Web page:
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Manningham emphasizes character, life skills at camp



Published: Sat, June 21, 2014 @ 12:10 a.m.

By Curtis Pulliam

cpulliam@vindy.com

Warren

When New York Giants wide receiver Mario Manningham walked into the auditorium at Warren Harding, all eyes were on him.

To all the kids he seemed larger than life but for Manningham, the main focus of the character and life skills session was to teach young adults about the things smaller than football.

“I feel like the kids don’t have enough structure when it comes to little things, like banking,” said Manningham, a Harding graduate who was on the Giants when they won Super Bowl XLVI in 2012. “And just learning the little things about life, not always seeing it your way.”

The session, which was for 14- to 18-year-olds, covered multiple topics including banking and faith. It ended with a question and answer period with Manningham.

“It [the school] means a lot,” Manningham said, who graduated from Harding in 2005. “I try to get back here every chance I get. I wanted to switch up the camp this year for social reasons.”

This was the first year Manningham put in the character and life skills portion, a session he thought was necessary.

“Just teaching them things they don’t know,” Manningham said. “It’s teaching them things I think they should know. Just doing whatever I have to do to give back.”

Manningham fondly remembers the people who supported him through his playing days at Harding.

“I love the fans,” Manningham said. “I always wanted to give the fans something to cheer about.”

Harding football head coach Steve Arnold is very thankful for what Manningham has done for not only his players but the town of Warren.

“Mario has never forgotten where he came from,” said Arnold. “Every year, he’s been able to do something for the community and for our kids. I think that’s special for somebody who is playing at the highest level.

“When he comes home, he’s just Mario.”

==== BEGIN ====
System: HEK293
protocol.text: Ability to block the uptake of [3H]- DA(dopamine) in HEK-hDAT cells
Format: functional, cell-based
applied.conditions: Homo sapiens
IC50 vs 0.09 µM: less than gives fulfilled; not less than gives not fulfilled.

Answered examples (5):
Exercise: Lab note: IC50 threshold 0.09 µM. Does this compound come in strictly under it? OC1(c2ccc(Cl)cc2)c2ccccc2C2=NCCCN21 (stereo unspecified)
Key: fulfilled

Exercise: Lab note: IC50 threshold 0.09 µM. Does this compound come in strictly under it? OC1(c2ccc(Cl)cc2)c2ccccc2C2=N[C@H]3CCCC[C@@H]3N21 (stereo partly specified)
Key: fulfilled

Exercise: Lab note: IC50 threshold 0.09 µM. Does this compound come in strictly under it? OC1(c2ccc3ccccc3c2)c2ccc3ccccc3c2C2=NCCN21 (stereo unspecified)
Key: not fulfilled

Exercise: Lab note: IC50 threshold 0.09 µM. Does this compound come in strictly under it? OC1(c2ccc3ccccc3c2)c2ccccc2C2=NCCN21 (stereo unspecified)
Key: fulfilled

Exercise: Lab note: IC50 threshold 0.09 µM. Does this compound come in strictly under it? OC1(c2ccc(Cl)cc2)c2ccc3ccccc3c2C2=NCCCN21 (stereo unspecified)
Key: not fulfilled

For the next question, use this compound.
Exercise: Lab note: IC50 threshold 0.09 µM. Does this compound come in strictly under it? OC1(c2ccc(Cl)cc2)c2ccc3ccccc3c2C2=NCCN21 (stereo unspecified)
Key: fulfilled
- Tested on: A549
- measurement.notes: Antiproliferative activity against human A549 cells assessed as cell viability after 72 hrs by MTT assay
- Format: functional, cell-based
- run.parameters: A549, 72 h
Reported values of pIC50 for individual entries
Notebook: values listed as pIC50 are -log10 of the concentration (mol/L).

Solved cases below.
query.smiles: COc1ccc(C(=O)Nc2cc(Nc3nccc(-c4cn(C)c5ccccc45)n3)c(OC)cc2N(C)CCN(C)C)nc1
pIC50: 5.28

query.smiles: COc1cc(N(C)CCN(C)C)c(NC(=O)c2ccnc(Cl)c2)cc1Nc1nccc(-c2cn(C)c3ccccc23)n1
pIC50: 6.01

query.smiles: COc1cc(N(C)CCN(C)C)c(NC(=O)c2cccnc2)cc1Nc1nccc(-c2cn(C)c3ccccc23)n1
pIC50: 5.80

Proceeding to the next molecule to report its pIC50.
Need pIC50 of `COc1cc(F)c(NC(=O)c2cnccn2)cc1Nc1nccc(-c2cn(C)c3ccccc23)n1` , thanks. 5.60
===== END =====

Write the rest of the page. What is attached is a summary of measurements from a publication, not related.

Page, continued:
Mario Hainesworth, a Harding junior who plays wide receiver on the football team, was in awe about Manningham’s visit.

“It’s an honor honestly,” said Hainesworth, who also plays strong safety. “It’s nice to see someone from the NFL, being that is my dream to someday make it to the NFL.”

Hainesworth said he took away many things from the session but one item stuck out above the rest.

“He said he had a strong work ethic,” Hainesworth said. “I believe that is really important.”

Manningham himself has faced some adversity in the last couple of years as a pro.

After signing with the San Francisco 49ers two years ago, he lost his grandfather and tore his ACL in the same year.

“That was my everything, my backbone,” Manningham said of his grandfather. “I didn’t know what rock bottom felt like until then. That was a rough year for me. But I overcame it and did what I had to do.”

Manningham re-signed with the Giants in March. He had no worries about finding a team after the setback.

“I am the biggest person when it comes to faith,” Manningham said. “I don’t think negative, I never did. It’s not in my character to think negative.”

Middle schooler Theran Hargrove was excited about having Manningham as a positive role model.

“He’s somebody you can look up to,” Hargrove said.


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